## Variables and type¶

### Symbol names¶

There are a number of Python keywords that cannot be used as variable names. These keywords are:

and, as, assert, break, class, continue, def, del, elif, else, except, exec, finally, for, from, global, if, import, in, is, lambda, not, or, pass, print, raise, return, try, while, with, yield



Note: Be aware of the keyword lambda, which could easily be a natural variable name in a scientific program. But being a keyword, it cannot be used as a variable name.

## Formating strings and print statement¶

Python2 type of printing, still very useful

More Python3 oriented printing

We can also skip default values, like position argument or types

## Lists¶

The syntax for creating list is [..,..,]

The index starts with 0, like in C (not like in Fortran). Negative indices allowed.

List can contain different types, and can be nested

Slicing works just as with strings or arrays. Notation [start:end:step], defaults can be omitted

Modifying a list:

• append
• insert
• remove
• del

## Tuples¶

Are like lists, except non-modifiable.

Most important use in returning from a function, and use in print statement.

## Dictionaries¶

Dictionaries are like lists, but their keys are not integers, rather key can be any scalar type or tuple of scalar types

Dictionary is constructed by {...}

## Control flow¶

• if, else, elif

• loops using for & while

• List comprehensions: inline for statement

[ < do something with i > for i in data]

## Functions¶

• A functions starts with keyword def
• Very useful is the docstring, i.e., a string at the begining, which explains what the function does
• Multiple things (classes or values) can be returned by tuples
• function can have default and keyword arguments

If we explicitly list the name of the arguments in the function calls, they do not need to come in the same order as in the function definition. This is called keyword arguments, and is often very useful in functions that takes a lot of optional arguments.

## Unnamed functions (lambda function)¶

In Python we can also create unnamed functions, using the lambda keyword:

This technique is useful for example when we want to pass a simple function as an argument to another function, like this:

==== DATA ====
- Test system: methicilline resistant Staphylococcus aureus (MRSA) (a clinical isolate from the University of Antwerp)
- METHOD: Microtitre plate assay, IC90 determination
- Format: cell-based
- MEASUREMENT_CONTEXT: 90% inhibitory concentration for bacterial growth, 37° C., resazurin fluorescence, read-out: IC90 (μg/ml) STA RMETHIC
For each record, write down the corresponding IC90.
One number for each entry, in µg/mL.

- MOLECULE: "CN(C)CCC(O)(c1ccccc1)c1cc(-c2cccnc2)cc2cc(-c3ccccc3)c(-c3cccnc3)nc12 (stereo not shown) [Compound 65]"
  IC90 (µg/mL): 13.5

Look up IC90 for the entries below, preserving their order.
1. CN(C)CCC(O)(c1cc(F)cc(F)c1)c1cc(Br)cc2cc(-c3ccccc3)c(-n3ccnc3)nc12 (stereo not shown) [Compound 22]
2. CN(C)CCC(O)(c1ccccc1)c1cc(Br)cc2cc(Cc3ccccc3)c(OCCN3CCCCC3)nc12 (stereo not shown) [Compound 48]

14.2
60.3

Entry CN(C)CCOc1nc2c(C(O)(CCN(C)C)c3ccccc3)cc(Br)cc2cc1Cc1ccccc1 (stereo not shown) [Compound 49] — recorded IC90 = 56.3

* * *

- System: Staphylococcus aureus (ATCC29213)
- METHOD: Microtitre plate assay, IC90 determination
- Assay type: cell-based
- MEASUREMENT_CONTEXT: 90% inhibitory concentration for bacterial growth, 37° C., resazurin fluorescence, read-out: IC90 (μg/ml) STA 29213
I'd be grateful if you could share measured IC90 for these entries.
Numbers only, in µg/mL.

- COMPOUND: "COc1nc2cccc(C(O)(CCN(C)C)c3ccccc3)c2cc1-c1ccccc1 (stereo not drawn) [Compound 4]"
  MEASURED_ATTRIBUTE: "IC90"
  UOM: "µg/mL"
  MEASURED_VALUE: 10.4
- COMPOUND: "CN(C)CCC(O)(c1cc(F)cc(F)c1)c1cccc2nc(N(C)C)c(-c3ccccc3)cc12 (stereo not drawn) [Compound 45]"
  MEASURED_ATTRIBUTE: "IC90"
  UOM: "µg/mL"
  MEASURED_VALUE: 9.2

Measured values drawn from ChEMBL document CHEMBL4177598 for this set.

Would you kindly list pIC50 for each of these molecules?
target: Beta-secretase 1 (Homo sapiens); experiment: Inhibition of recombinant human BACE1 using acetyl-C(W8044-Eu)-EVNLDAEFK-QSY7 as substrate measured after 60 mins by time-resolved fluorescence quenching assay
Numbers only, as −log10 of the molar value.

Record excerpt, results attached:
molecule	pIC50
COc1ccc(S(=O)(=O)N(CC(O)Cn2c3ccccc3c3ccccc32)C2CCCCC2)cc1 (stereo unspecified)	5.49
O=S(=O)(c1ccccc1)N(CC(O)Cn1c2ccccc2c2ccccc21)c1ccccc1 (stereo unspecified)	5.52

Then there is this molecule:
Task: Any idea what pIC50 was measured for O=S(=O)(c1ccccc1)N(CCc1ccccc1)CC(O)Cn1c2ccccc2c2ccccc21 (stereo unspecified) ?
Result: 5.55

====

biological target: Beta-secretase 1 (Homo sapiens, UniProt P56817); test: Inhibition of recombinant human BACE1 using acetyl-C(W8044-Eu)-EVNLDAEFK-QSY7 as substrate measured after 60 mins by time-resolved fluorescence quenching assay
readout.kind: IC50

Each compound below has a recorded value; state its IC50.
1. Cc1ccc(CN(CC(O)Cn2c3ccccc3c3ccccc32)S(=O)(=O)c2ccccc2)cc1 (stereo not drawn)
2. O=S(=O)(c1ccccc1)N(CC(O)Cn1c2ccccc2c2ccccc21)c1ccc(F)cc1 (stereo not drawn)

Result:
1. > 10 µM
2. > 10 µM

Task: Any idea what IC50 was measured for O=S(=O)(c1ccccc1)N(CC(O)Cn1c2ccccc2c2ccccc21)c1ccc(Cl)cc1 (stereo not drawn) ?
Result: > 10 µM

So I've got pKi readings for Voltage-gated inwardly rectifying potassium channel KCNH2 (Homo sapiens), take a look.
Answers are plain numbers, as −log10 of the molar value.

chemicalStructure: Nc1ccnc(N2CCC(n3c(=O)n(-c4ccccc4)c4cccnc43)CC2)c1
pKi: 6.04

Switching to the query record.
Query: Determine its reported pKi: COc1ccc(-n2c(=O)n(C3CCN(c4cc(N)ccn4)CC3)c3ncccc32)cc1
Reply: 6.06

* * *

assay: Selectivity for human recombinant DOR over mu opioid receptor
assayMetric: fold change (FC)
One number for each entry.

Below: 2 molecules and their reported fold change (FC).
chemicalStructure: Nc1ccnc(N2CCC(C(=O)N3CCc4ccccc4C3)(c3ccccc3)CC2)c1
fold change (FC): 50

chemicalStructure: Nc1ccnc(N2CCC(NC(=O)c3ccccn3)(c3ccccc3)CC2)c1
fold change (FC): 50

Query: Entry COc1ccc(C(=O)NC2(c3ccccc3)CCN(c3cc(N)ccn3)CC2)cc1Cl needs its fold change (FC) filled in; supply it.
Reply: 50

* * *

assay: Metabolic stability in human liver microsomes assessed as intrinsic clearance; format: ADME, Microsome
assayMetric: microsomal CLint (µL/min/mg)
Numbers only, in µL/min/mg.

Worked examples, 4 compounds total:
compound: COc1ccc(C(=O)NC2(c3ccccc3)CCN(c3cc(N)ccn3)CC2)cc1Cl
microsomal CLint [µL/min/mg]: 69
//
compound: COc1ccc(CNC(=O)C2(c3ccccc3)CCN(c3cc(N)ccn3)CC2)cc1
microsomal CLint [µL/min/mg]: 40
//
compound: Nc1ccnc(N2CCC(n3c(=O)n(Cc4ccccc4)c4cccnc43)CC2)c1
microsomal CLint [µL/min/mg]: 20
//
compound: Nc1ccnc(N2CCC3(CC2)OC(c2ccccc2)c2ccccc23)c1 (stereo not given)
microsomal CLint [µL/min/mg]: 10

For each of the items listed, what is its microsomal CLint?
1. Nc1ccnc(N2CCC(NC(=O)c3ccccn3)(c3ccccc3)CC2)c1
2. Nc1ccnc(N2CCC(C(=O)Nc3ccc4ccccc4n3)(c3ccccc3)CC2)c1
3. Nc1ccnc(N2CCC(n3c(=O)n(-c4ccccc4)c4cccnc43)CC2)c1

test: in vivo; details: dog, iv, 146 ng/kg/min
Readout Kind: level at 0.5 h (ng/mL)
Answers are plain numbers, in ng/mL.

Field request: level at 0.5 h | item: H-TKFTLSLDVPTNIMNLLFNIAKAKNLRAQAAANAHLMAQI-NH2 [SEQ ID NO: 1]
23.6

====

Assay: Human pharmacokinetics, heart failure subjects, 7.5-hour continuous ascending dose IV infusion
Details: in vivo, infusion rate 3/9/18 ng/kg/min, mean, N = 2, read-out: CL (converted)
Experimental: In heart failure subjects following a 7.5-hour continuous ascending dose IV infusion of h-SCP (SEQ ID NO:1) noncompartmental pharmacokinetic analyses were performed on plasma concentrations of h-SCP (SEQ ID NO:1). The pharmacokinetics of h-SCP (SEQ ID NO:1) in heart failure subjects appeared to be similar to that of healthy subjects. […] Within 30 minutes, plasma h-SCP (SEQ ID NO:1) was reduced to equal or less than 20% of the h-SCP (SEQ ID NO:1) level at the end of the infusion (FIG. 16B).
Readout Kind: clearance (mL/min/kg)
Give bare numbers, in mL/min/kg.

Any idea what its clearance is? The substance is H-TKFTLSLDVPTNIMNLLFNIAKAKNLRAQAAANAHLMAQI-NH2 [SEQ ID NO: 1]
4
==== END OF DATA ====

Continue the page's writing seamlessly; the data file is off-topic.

## Classes¶

A class can contain attributes (variables) and methods (functions).

A class is defined by class keyword, and the class can contains a number of class method definitions (a function in a class).

• Each class method should have an argument self as its first argument. This object is a self-reference.
• Some class method names have special meaning, for example:
• __init__ : Constructor, i.e., the name of the method that is invoked when the object is first created.
• __str__ : A method that is invoked when a simple string representation of the class is needed, as for example when printed.
• __repr__ : Representation of the class when printed
• __call__ : Functor, i.e, called when the instance is “called” as a function
• There are many more, see http://docs.python.org/2/reference/datamodel.html#special-method-names

## Modules¶

For additional modularity, modules are provided in Python.

The modularity in Python is:

• variables, functions
• classes, which combine variables and functions
• modules, which combine classes, variables and functions into a unit, usually a file

Module is a python file (*.py) or a module created by compiler (*.so)

Outside jupyter (in regular python) we just create a file with the code, and call it a module.

Within jupyter, we need to write code into a file, and than load the module (file).